The Kazakhstani authorities referred to these statements as being ‘extremist’ in nature. According to the counsel, the expert did not find any criminal elements in Dosov’s statements. After that, the expert was questioned by the special services and wrote in the opinion that ‘it does bear signs of incitement to discord’.

At the trial, Dosov announced his ‘repentance’ and ‘support for Nazarbayev’, and also promised ‘not to write any comments’ on social networks. On 27 December 2016, the court sentenced him to 3 years in prison.

Ruslan Ginatullin – a resident of the city of Pavlodar.

He was accused of ‘inciting ethnic hatred’ on social networks (Article 174 of the Criminal Code) and ‘participating in a transnational criminal organisation’ (Article 264 of the Criminal Code).

On the social network ‘Vkontakte’, Ginatullin published links to a publicly available video footage about military operations in the East of Ukraine and nationalists in Russia. Ginatullin asserts that the video materials are intended to cause a negative attitude towards the policy of the Russian authorities, which undermines interethnic concord.

In addition, Ginatullin was accused of involvement in the activities of the religious organisation ‘Hizb ut-Tahrir’, which was recognised as ‘terrorist’ by Russia and Kazakhstan. However, democratic states do not consider this organisation to be terrorist. Between 2010-2012, Ginatullin served a prison sentence due to his membership in ‘Hizb ut-Tahrir’. The counsels claim that the new charges are fully based on the materials of the old criminal case.

On 14 December 2016, the court sentenced him to 6 years in prison.

Bolatbek Blyalov – an activist from Astana.

He was accused of ‘inciting social and ethnic hatred’ (Article 174 of the Criminal Code of the Republic of Kazakhstan).

The investigation drew attention to Facebook posts and YouTube interviews, in which Blyalov criticised Russia’s policy towards Ukraine, using the term ‘Russian fascism’. The investigation bodies claimed that Blyalov posted this information ‘intentionally, with the purpose bearing signs of incitement of social, national enmity or discord’ – this wording is used by the investigation bodies.

At the trial, Blyalov announced the ‘confession of guilt’. On 21 January 2016, he was sentenced to 3 years of restraint of liberty.

At the moment, Blyalov cannot find a job, or open a bank account, as, on the basis of the judgement, the authorities placed him on the list of persons ‘connected with the financing of terrorism and extremism’.

Igor Chuprina – a resident of North-Kazakhstan Province.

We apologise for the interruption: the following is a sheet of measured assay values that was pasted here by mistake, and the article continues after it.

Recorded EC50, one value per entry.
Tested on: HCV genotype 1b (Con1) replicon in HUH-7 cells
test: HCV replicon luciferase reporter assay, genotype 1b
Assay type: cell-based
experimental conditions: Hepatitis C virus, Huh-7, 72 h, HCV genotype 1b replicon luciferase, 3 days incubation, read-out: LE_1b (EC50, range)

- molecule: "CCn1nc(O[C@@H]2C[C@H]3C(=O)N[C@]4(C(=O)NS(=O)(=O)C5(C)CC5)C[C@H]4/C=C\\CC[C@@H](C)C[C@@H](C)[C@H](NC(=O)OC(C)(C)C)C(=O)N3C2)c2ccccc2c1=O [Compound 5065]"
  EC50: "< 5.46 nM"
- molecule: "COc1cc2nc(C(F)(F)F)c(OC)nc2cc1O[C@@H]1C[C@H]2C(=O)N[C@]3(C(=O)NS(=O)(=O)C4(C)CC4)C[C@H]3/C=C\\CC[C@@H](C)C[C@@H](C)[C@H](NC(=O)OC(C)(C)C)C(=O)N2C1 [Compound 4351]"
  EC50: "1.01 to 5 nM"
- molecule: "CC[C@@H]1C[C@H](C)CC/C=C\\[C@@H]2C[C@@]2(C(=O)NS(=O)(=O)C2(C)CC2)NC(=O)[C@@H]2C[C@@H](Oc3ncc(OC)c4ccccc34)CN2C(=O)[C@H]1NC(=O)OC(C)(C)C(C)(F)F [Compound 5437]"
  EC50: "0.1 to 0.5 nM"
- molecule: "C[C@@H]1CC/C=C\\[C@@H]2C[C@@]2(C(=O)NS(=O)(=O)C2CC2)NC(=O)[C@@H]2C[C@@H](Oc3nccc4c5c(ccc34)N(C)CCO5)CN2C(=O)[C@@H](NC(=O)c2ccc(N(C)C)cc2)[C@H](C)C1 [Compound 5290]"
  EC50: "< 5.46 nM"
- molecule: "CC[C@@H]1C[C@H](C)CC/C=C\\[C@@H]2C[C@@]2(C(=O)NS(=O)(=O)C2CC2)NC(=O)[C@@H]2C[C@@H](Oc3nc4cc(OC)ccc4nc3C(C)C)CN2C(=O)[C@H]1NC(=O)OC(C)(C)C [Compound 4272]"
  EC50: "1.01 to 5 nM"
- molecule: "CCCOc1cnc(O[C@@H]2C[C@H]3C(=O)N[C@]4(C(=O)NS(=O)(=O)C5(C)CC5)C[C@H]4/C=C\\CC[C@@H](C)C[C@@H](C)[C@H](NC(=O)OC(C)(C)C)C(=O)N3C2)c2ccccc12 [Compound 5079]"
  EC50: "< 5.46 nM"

He was accused of ‘inciting ethnic hatred’ on social networks (Article 174 of the Criminal Code) and ‘spreading propaganda of violation of the integrity of the Republic of Kazakhstan’ (Article 180 of the Criminal Code).

In comments on the social network ‘Vkontakte’, he called for the ‘unification’ of Kazakhstan and Russia. These actions, according to the prosecutors, led to ‘the emergence of an unconstitutional type of civil and political behaviour’.

At the trial, Chuprina stated that he had spoken out in the framework of the discussion, and that other users had provoked him. On 5 December 2016, the court sentenced him to five and a half years in prison.

Еrmek Taychibekov – a blogger and entrepreneur in the Zhambyl Province.

He was accused of ‘inciting ethnic hatred’ in publications on Facebook (Article 174 of the Criminal Code).

In his posts, Taychibekov spoke for the ‘unification’ of Russia and Kazakhstan into one State headed by Nazarbayev, as well as the economic and political unification of the EU and the Eurasian Union.

Taychibekov was sent for a compulsory psychiatric examination, according to which he demonstrates ‘signs of a thought disorder in the form of circumstantiality and a tendency to engage in argumentation’. Subsequently, another examination recognised him as ‘capable of taking responsibility for his actions’.

On 11 December 2015, the court sentenced him to 4 years in prison.

Igor Sychev – a resident of the city of Ridder.

He was accused of ‘spreading propaganda of violation of the integrity of the Republic of Kazakhstan’ (Article 180 of the Criminal Code) on the social network ‘VKontakte’.

Sychev was the administrator of the “VKontakte” page named ‘Podslushano v Riddere’ [‘Overheard in Ridder’]. The investigators accused him of allowing the publication of a survey on the prospect of ‘joining’ Russia by East Kazakhstan Province on the page.

Igor Sychev is not the author of the survey and he deleted it immediately after the receipt of the claims. He stated that he had accidentally published the survey, the idea of which had been suggested to him by an unknown user. The media watchdog foundation ‘Adil soz’ denied the presence of signs of propaganda of separatism in Sychev’s actions.

On 18 November 2015, the court sentenced him to 5 years in prison.

6. The victims of the prosecution of Mukhtar Ablyazov.